1) Start with "Case in point" book - you can download this book for free everywhere. It's not the best guide on how you should approach the cases, however, it will give you the basic understanding.

2) Start practicing cases with partners here or find them locally. !!! Find experienced partners or coaches who can provide a good feedback!!!

3) Purchase and read Viktor Cheng Book (Amazon Kindle store) and listen to LOMS (his website). I recommend to reread the book and listen to LOMS every 15 cases. Every time, having more experience, you’ll be finding something new.

4) Practice fast math

• Learn how to multiply double digit numbers (https://www.youtube.com/watch?v=6ndkkPZYJHo)
• Learn the division table up to 1/11 (i.e. 5/6 = 83.3)
• Learn how to work with zeros (Hint: 4000000 = 4*10ˆ6)
• Use math tools (Mimir math for iOS), Math tool on Viktor Cheng website to practice

5) Below you can find a list of the most common case types and some high-level recommendations on structuring:

• Market sizing - structuring from the supply or demand side. Structuring using a formula or using an issue tree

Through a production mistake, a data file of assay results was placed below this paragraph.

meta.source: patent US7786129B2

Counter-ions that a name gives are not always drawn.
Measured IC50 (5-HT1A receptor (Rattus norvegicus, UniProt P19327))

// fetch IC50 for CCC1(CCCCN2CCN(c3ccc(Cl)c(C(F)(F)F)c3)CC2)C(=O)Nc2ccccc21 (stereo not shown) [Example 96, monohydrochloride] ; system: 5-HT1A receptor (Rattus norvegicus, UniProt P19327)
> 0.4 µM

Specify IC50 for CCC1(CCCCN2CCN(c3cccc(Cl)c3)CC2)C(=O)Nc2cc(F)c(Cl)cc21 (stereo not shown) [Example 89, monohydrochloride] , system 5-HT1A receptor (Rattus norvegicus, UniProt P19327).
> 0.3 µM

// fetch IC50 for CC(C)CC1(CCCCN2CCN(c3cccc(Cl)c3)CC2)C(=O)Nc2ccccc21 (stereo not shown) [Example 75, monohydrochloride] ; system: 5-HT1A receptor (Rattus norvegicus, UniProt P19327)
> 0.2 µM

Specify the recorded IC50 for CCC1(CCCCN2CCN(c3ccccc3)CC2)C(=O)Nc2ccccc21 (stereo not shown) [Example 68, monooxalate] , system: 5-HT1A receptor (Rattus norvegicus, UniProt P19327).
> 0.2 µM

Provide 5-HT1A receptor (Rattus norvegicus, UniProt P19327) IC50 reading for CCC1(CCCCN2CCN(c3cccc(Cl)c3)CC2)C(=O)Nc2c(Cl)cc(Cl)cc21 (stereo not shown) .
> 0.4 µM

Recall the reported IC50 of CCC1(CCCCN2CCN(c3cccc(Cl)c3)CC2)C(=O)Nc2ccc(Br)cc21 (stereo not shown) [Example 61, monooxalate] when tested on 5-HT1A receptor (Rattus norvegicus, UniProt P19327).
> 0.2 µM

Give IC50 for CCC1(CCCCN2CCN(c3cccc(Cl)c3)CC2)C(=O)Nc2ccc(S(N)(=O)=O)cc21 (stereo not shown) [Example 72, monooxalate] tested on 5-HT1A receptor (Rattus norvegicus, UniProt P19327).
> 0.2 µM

• Profitability - basic profitability framework. Remember about different revenue streams and product mix
• Market context cases (Market Entry, New product, Acquisition, etc). Always start with the big picture "market". Finish with something specific to the case (e.g. How to enter?"). Structure it as if you are defining the work streams for the real project.
• Operational math problem (e.g. Should we increase the speed of an elevator or just buy a second one? How should we reduce the queues? Etc.) - Structuring as a process / value chain, with inflows, operations, and outflows
• Cost cutting - I provided the recommendations on structuring it here: https://www.preplounge.com/en/consulting-forum/operations-cases-mck-1105#a2134